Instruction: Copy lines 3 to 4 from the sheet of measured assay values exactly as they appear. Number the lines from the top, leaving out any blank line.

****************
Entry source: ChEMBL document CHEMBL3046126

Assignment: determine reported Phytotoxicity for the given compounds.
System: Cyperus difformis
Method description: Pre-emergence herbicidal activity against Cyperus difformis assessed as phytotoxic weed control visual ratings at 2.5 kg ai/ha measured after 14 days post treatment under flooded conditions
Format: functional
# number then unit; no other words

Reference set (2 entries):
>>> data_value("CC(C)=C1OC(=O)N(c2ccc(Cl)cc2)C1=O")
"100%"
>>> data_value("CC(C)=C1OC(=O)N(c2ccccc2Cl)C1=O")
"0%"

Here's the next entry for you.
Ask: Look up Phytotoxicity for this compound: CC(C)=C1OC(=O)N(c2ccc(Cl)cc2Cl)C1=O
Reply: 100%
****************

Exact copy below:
System: Cyperus difformis
Method description: Pre-emergence herbicidal activity against Cyperus difformis assessed as phytotoxic weed control visual ratings at 2.5 kg ai/ha measured after 14 days post treatment under flooded conditions